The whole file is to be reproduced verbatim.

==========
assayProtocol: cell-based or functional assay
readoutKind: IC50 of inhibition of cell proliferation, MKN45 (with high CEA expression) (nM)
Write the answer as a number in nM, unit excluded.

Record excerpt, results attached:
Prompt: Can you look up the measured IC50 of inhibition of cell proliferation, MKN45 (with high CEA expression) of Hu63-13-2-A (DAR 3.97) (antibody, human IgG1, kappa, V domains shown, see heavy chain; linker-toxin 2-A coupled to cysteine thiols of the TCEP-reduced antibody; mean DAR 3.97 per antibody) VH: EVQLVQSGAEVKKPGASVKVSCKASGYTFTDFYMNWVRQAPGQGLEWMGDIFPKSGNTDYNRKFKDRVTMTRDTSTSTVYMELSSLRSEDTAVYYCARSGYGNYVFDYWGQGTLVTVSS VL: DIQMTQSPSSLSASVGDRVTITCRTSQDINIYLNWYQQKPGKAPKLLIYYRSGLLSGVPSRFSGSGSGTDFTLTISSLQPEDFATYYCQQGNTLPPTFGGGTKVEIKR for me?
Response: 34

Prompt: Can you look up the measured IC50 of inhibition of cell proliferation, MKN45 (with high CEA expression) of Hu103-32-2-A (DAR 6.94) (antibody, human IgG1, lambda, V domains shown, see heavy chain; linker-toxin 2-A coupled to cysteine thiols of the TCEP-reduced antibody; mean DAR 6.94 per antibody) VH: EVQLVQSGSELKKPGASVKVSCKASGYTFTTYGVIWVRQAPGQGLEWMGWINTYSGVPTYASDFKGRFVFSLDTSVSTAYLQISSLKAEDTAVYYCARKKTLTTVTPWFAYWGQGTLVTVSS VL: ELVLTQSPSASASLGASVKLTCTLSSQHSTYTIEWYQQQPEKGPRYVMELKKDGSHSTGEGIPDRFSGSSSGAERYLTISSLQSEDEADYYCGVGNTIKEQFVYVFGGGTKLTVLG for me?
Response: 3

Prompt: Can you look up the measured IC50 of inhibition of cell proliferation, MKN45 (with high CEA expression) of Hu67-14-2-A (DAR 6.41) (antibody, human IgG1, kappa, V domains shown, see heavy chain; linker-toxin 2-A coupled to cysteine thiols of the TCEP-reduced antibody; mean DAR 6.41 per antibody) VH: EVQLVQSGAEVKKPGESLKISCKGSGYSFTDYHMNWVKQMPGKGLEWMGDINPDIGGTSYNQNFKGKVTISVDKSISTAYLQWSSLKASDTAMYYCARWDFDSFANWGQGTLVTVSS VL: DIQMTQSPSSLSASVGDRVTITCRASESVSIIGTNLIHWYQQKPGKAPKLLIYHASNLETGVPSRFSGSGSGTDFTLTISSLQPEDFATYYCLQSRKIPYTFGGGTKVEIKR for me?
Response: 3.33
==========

assayProtocol: cell-based or functional assay
readoutKind: IC50 of inhibition of cell proliferation, MKN45 (with high CEA expression) (nM)
Write the answer as a number in nM, unit excluded.

Record excerpt, results attached:
Prompt: Can you look up the measured IC50 of inhibition of cell proliferation, MKN45 (with high CEA expression) of Hu63-13-2-A (DAR 3.97) (antibody, human IgG1, kappa, V domains shown, see heavy chain; linker-toxin 2-A coupled to cysteine thiols of the TCEP-reduced antibody; mean DAR 3.97 per antibody) VH: EVQLVQSGAEVKKPGASVKVSCKASGYTFTDFYMNWVRQAPGQGLEWMGDIFPKSGNTDYNRKFKDRVTMTRDTSTSTVYMELSSLRSEDTAVYYCARSGYGNYVFDYWGQGTLVTVSS VL: DIQMTQSPSSLSASVGDRVTITCRTSQDINIYLNWYQQKPGKAPKLLIYYRSGLLSGVPSRFSGSGSGTDFTLTISSLQPEDFATYYCQQGNTLPPTFGGGTKVEIKR for me?
Response: 34

Prompt: Can you look up the measured IC50 of inhibition of cell proliferation, MKN45 (with high CEA expression) of Hu103-32-2-A (DAR 6.94) (antibody, human IgG1, lambda, V domains shown, see heavy chain; linker-toxin 2-A coupled to cysteine thiols of the TCEP-reduced antibody; mean DAR 6.94 per antibody) VH: EVQLVQSGSELKKPGASVKVSCKASGYTFTTYGVIWVRQAPGQGLEWMGWINTYSGVPTYASDFKGRFVFSLDTSVSTAYLQISSLKAEDTAVYYCARKKTLTTVTPWFAYWGQGTLVTVSS VL: ELVLTQSPSASASLGASVKLTCTLSSQHSTYTIEWYQQQPEKGPRYVMELKKDGSHSTGEGIPDRFSGSSSGAERYLTISSLQSEDEADYYCGVGNTIKEQFVYVFGGGTKLTVLG for me?
Response: 3

Prompt: Can you look up the measured IC50 of inhibition of cell proliferation, MKN45 (with high CEA expression) of Hu67-14-2-A (DAR 6.41) (antibody, human IgG1, kappa, V domains shown, see heavy chain; linker-toxin 2-A coupled to cysteine thiols of the TCEP-reduced antibody; mean DAR 6.41 per antibody) VH: EVQLVQSGAEVKKPGESLKISCKGSGYSFTDYHMNWVKQMPGKGLEWMGDINPDIGGTSYNQNFKGKVTISVDKSISTAYLQWSSLKASDTAMYYCARWDFDSFANWGQGTLVTVSS VL: DIQMTQSPSSLSASVGDRVTITCRASESVSIIGTNLIHWYQQKPGKAPKLLIYHASNLETGVPSRFSGSGSGTDFTLTISSLQPEDFATYYCLQSRKIPYTFGGGTKVEIKR for me?
Response: 3.33